Pieces from Lanvin Spring/Summer 2010
Just in case no one has noticed, I have a faint (ha, yeah right) obsession with all that is Lanvin. Alber Elbaz is pure genius. Season after season of serving up magnificently refined ways of dressing, he reassures us all that it's okay to dress as women in this world many still believe is a man's. I don't think it'd be too far from the truth in saying he's got that softly tailored thing down to a fine science. He himself hit the nail on the head when referring to the inspiration behind his latest fall collection: "Women ask for masculine tailoring, but they want to feel feminine." Bingo. Women are a bunch of contractions aren't they Alber?!
Prior to 2001, and Elbaz's appointment as artistic director, the French house had yet to establish a 'personal identity' for itself, to use marketing speak. What a turnaround. Since his very first collection for Autumn/Winter 2002, drapery, flattering silhouettes, refined details, perfect degrees of embellishment- all that is woman-friendly- has become synonymous with the label.
It's all in the deatils: SS '10
All of Lanvin's collections since the first under Elbaz's creative direction have been heralded with the same taglines: "an impressive degree of respect for real women" (SS '02), "a personal gift to the modern Lanvin woman" (AW '06) and "clothes that make women reel over in desire" (SS '07). Misguided that he strolls down the austere path of banal, stopping occasionally on his way to boredom? Don't be. He himself noted that he is not an optimist, or a pessimist; but a realist. And what's wrong with that? Realism is not banal. Or austere. It is real. Frustratingly gorgeous, simple but daring, powerful yet feminine; loose and soft but sculpted and moulded and chic. Take Spring/Summer 2010 for example; what started out as a slew of black draping, ruffles and asymmetry burst into a silken dream filled with jewelled pinks and blues and beads. His work is the perfect example of the masculine versus feminine debate; with the right amount of pleating, pinching, ruffling, draping and beading; a piece of suit fabric is reworked into a modern-day, womanly, miracle. Creating confidence and beauty for women, while giving direction to this house once known for its beautifully tailored men’s' suits. Ironic, no?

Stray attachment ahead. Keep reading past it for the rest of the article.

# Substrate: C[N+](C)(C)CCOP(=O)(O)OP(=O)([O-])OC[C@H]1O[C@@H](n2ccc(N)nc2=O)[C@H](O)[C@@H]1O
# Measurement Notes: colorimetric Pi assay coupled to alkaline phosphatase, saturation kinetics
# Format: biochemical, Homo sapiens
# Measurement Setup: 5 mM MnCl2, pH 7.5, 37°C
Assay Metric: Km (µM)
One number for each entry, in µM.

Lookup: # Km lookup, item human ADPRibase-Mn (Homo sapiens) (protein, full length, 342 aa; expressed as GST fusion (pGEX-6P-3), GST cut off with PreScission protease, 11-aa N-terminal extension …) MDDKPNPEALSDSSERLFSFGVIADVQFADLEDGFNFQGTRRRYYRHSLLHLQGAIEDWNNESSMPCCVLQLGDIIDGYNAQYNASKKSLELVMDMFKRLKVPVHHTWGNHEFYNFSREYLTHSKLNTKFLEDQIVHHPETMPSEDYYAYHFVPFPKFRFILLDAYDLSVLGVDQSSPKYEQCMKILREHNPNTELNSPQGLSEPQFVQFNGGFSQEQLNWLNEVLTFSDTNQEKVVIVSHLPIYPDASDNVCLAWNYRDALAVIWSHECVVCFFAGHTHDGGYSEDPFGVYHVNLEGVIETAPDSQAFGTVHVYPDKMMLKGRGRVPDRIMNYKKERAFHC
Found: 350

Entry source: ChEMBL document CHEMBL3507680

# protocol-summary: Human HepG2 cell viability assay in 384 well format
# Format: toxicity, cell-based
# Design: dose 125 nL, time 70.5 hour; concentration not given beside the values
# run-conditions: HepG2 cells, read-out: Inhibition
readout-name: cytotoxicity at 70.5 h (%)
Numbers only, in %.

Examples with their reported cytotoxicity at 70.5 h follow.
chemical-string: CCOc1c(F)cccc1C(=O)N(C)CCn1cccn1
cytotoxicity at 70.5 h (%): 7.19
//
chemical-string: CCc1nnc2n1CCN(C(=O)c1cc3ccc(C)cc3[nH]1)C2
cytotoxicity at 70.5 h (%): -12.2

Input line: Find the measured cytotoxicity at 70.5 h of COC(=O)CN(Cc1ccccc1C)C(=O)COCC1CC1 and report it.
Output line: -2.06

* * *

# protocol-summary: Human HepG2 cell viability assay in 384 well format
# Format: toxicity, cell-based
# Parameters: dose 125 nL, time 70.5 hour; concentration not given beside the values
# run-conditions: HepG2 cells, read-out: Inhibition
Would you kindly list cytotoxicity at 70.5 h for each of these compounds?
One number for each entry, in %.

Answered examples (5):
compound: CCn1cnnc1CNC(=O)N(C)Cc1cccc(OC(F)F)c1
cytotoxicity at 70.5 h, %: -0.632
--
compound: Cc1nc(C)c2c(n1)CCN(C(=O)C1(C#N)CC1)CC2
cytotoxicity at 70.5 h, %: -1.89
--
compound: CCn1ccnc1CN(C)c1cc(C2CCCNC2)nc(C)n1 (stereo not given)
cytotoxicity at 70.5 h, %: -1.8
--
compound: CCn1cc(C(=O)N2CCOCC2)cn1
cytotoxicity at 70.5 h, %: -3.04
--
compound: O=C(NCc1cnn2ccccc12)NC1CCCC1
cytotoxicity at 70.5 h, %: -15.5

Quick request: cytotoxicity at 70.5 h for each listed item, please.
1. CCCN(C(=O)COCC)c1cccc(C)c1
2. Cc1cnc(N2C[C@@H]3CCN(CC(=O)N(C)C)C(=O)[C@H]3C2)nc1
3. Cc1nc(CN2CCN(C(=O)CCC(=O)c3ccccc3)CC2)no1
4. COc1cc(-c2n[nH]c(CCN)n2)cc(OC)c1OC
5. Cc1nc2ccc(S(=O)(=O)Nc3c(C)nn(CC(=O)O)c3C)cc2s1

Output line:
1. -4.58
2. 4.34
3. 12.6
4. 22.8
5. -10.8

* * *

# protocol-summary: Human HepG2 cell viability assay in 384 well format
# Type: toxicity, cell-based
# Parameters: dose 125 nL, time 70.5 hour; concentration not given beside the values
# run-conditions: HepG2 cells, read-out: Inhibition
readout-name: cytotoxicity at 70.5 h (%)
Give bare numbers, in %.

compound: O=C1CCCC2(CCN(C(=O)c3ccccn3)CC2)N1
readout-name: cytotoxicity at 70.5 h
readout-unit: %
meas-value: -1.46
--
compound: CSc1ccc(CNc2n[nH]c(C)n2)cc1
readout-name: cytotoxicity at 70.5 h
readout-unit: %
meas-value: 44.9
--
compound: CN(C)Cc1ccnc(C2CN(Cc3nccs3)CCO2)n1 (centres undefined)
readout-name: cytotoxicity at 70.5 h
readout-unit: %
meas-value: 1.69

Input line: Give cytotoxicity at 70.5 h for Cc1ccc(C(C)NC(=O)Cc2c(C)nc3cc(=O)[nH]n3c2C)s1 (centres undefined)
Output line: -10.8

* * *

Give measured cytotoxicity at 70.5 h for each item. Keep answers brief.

My favourite, and most spot on in terms of Elbaz's goal, was Sarah Mower's review of his 2006 Spring/Summer collection: "He is one of the few designers who remembers we are still earthlings who serve in offices and quite like (past the age of 25) to get out at night in something other than a baby doll." (This was back when the movement of baby-doll dresses was upon us, favourably endorsed by nearly every celebrity creature- thank YOU Lindsay Lohan. Not.) Even though I am not quite at the milestone Mower referred to (being the ripe old age of 20), I'd like to think once I graduate past the age of body-con, there's something else out there. With a Lanvin label, no less.